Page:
Friday, September 22, 2017
 

Legal Criticism of CAA’s Code of Best Practices in Fair Use: “Perhaps the better Best Practices is no Best Practices at all.”


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Columbia Law student, Amy Lehrburger, reviews the College Art Association’s Code of Best Practices in Fair Use for the Visual Arts. From her intro:

This Note argues that the Code of Best Practices is a problematic hybrid of descriptive and aspirational recommendations, instructive for artists only in terms of compliance with community norms, not with legal doctrine. Rather than offering recommendations for a better Code, I will suggest that none is needed for visual artists, in part because of their unique disposition as copyright users.

Lehrburger concludes,

Perhaps the better Best Practices is no Best Practices at all. There is little evidence that visual artists suffer the same chilling effect that the permissions culture has allegedly had on other areas of production. Notably, not a single interviewee reported asking for permission for use of copyrighted materials. The question posed by the CAA’s hypothetical—whether [the fictitious artist] Dieter needs to ask permission before incorporating copyrighted elements into his installation—seemed absurd to most visual artists interviewed: of course he does not. If visual artists are already emboldened to take freely, a Code of Best Practices intended to educate and empower them is superfluous.

I penned a few thoughts on this CAA booklet a while back (as in, last August), which you can read here. As you can see, I agree with Lehrburger that we don’t really need a little book of how to do good when appropriating. I specifically agree with her admonition that the visual arts have not witnessed the same “chilling effect” that other areas of production have, which makes one wonder why certain folks in the arts and law sectors continue to propagate this lie.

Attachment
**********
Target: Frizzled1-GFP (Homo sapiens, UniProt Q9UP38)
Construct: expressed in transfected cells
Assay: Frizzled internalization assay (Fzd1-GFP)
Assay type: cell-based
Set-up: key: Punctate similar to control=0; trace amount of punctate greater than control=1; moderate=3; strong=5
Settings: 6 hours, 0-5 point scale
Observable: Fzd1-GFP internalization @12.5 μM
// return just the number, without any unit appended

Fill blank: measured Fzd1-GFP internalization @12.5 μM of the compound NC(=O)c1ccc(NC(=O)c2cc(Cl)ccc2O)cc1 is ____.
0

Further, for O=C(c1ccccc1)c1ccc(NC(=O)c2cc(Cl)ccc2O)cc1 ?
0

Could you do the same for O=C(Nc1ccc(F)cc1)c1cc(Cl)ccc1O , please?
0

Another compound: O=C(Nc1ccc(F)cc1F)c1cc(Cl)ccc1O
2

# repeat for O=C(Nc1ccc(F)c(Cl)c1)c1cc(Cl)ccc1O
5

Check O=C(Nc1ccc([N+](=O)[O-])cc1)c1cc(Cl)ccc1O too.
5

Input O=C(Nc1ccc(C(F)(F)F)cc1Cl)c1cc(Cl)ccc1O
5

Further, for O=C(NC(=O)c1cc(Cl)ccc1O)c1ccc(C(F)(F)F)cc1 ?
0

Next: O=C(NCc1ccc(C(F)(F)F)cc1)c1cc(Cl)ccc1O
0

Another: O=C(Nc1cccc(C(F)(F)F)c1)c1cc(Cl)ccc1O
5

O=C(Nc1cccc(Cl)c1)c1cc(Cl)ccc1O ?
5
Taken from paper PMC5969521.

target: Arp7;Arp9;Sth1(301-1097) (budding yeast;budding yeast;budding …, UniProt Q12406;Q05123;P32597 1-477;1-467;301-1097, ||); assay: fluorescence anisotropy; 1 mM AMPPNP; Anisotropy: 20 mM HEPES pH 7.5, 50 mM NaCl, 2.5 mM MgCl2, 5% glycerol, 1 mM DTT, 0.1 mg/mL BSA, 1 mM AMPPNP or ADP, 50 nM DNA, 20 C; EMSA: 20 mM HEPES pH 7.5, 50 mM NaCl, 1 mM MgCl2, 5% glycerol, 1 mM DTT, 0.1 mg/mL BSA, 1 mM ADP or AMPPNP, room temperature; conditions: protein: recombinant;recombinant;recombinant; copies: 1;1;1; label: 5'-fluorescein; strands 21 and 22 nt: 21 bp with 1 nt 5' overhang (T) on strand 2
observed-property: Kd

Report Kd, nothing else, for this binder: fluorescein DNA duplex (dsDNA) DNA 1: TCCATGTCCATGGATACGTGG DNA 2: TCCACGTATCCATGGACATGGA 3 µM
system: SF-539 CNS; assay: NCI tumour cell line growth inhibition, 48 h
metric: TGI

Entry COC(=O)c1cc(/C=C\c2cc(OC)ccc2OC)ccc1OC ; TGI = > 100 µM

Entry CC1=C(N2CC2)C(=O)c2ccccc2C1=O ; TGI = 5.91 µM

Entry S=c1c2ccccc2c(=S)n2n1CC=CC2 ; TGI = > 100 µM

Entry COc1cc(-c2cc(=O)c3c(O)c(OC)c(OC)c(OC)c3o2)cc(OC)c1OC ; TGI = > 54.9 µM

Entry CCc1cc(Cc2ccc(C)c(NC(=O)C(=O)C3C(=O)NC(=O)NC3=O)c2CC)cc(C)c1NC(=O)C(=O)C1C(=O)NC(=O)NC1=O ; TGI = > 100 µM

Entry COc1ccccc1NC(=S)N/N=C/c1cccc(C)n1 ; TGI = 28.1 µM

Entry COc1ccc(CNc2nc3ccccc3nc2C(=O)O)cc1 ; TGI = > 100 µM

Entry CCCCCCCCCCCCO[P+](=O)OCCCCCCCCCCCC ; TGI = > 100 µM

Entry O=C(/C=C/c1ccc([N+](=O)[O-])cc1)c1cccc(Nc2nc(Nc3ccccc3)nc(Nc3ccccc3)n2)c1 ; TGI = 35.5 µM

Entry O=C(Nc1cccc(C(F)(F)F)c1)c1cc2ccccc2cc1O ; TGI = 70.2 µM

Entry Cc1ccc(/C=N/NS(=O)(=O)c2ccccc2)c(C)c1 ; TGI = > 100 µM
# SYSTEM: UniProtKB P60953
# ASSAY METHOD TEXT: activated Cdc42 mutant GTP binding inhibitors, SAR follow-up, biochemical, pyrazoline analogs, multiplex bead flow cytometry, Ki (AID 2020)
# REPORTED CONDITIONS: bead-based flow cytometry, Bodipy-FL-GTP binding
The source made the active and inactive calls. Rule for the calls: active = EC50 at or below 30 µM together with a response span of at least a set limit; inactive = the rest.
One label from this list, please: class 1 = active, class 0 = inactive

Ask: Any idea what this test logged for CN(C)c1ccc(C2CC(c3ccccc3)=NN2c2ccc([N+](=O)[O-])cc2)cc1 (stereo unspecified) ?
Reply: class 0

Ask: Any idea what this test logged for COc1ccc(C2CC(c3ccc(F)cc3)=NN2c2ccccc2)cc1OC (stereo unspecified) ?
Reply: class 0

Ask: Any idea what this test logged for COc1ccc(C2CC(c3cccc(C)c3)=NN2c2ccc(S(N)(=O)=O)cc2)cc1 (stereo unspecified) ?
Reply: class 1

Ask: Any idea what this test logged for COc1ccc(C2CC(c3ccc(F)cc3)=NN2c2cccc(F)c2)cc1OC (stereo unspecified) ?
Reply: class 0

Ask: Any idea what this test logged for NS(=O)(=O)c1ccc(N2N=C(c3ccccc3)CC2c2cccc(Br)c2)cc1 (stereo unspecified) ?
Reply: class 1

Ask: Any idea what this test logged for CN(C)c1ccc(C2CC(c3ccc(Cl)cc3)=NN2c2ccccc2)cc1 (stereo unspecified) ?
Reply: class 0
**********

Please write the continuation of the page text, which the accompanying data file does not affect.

In the end, the best practice is to have self-awareness of why one is appropriating. I suppose we can call this “intent.” Otherwise, if an artist truly feels (and I use that word intentionally) that she need not ever ask for permission, then there’s not much any book–or copyright attorney–can ever say to her that would ever have any notable impact.

The CAA book was well-meant, but ultimately one has to believe that the financial resources could have been put to better use. Lehrburger seems to agree,

The artists who exercise their fair use right most widely and bravely are not necessarily the ones who understand the law most clearly; they are artists who are not scared of a cease and desist letter. In response to the “take now, apologize later” attitude that pervades the visual arts, a more useful tool would be a document that explains the appropriate way to respond to a claim of infringement, to assess potential liability in dollar amounts, and when to consult a lawyer.

 

 

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